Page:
“Sufferers are pointed to hope in a good future on earth, or eternal spiritual bliss and unity with the divine, or enlightenment and eternal peace, or the favor of God and unity with one’s loved ones in paradise.”
As we stand on the cusp of the liturgical season of Lent, it is important to note that the Christian faith, as with the ancient beliefs of antiquity, does not shy away from suffering, as if it didn’t exist.
Then again, it’s not uncommon for Christians to recoil from any gospel-talk about, say, the blood of Christ – this without any apparent appreciation for the laudable way biblical faith is fearless in dealing with suffering, with what is, simply put, an inevitable part of life, whether we wish it or not.
We today live in a culture where, increasingly, suffering has no place, as if, as I say, it didn’t exist. In a world where self-autonomy and self-fulfillment, where the pursuit of pleasure and personal freedom, is paramount, suffering has place or purpose.
If our lives are based solely on our own wishes, suffering can be nothing other than an accident, a detour, or an impediment to self-actualization. Seen from the standpoint of the sovereign self, suffering and hardship are instead problems to be managed and eliminated, often with the help of experts. Charles Taylor even suggested that Western society’s “highest goal is to…prevent suffering,” as if such a thing were possible.
Rarely is suffering seen today as an unavoidable part of life, as a necessary crucible through which every life must pass, and in which, hopefully, we grow and mature, and through which we discover a higher, nobler, more spiritual sense of well-being.
In light of this, Lent should be celebrated for its fearless attitude toward suffering. For the Good News is that through the sufferings of Christ we have a companion who walks with us through life’s inevitable hardships and losses.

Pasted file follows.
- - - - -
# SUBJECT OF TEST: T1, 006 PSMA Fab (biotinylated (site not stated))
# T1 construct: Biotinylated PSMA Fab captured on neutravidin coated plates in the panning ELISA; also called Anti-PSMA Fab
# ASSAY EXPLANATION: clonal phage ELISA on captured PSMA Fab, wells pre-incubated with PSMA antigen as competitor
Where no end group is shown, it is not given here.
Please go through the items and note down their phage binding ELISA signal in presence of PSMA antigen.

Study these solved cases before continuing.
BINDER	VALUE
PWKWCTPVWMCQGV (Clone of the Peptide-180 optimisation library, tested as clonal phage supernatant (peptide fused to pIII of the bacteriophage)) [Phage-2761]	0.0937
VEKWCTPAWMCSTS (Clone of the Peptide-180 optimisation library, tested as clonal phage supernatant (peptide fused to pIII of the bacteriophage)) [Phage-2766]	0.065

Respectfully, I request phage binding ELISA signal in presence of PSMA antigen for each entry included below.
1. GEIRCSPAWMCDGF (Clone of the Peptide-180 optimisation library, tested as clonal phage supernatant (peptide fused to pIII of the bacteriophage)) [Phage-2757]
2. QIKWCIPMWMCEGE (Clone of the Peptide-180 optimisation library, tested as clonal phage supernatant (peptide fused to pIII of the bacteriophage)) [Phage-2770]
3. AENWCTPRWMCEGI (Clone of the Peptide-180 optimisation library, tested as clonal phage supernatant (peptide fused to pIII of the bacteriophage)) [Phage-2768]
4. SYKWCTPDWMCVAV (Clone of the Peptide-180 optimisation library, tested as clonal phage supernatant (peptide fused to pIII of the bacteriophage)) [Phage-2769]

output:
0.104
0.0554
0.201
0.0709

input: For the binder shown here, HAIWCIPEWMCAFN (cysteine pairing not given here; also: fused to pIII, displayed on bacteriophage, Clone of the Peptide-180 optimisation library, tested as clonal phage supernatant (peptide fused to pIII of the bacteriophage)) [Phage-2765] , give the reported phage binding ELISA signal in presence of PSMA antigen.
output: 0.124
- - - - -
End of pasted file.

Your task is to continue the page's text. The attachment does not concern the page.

For while contemporary culture does not see suffering as an opportunity or test, and certainly never as punishment, Christian faith continues to offer a broad and deeply moral and spiritual response.
So one must ask, would you rather suffer the ‘slings and arrows’ born of a faceless, uncaring, meaningless world, or would you rather know that the God you worship not only understands your pain and anxiety, but has experienced every bit of it – so that when pain and suffering comes, you do not have a companion who knows only the spiritual heights and sunny successes, but in suffering possesses profound compassion and empathy, one whose sole purpose is to comfort and to heal.
Today, in the Transfiguration, we get a fleeting glimpse of the endpoint of our suffering, the otherworldly ecstasy, rapture, and exaltation of godliness revealed.
It is enough to remind us that life’s sufferings are but momentary afflictions, and that, if they are experienced with faith, and in hope, they can broaden and deepen our lives, making us better human beings, prepared to serve our God with greater maturity, humility, character, and, most essentially, love. Amen.